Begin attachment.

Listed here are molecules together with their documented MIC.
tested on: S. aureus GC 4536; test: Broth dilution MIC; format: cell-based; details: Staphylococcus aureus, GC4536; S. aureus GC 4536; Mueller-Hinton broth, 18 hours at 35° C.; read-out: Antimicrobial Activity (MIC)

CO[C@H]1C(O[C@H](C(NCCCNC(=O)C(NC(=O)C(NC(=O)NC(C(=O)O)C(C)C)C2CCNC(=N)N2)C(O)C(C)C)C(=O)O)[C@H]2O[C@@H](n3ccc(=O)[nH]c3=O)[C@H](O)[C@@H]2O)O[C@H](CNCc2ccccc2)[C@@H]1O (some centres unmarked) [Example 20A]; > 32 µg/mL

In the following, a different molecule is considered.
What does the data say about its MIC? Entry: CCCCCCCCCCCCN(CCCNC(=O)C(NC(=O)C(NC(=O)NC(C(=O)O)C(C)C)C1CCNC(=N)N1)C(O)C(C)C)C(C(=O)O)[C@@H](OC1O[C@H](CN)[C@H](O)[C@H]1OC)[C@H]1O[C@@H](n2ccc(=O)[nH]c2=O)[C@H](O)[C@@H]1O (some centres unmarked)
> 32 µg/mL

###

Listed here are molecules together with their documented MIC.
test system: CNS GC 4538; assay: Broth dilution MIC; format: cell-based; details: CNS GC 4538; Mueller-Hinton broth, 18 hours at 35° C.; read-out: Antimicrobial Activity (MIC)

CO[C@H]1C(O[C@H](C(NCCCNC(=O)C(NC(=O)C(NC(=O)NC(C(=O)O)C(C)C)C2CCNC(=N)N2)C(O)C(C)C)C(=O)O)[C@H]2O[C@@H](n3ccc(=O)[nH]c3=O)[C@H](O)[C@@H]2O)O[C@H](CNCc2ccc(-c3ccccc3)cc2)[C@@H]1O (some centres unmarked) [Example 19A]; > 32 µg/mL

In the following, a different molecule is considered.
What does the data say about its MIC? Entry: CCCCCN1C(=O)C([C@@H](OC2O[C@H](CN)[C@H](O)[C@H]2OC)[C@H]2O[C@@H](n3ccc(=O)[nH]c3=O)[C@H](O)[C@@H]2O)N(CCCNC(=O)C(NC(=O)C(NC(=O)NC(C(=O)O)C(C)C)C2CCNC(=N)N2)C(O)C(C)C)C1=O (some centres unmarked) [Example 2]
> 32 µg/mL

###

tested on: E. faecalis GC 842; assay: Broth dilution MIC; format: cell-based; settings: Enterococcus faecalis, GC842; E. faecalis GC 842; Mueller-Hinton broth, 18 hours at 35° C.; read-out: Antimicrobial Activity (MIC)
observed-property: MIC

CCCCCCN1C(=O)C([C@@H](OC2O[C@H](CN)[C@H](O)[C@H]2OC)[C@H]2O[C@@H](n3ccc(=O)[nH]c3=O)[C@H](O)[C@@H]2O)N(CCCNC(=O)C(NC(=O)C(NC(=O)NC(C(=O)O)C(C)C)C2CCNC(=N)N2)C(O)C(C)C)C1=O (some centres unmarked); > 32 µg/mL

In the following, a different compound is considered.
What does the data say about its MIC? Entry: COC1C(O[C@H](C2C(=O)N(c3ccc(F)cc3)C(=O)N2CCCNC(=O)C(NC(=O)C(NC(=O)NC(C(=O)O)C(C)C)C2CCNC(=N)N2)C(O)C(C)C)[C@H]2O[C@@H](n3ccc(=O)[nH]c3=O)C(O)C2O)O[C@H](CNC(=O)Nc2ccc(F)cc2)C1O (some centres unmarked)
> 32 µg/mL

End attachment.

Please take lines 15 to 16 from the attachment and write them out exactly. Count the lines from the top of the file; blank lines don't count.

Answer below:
tested on: E. faecalis GC 842; assay: Broth dilution MIC; format: cell-based; settings: Enterococcus faecalis, GC842; E. faecalis GC 842; Mueller-Hinton broth, 18 hours at 35° C.; read-out: Antimicrobial Activity (MIC)
observed-property: MIC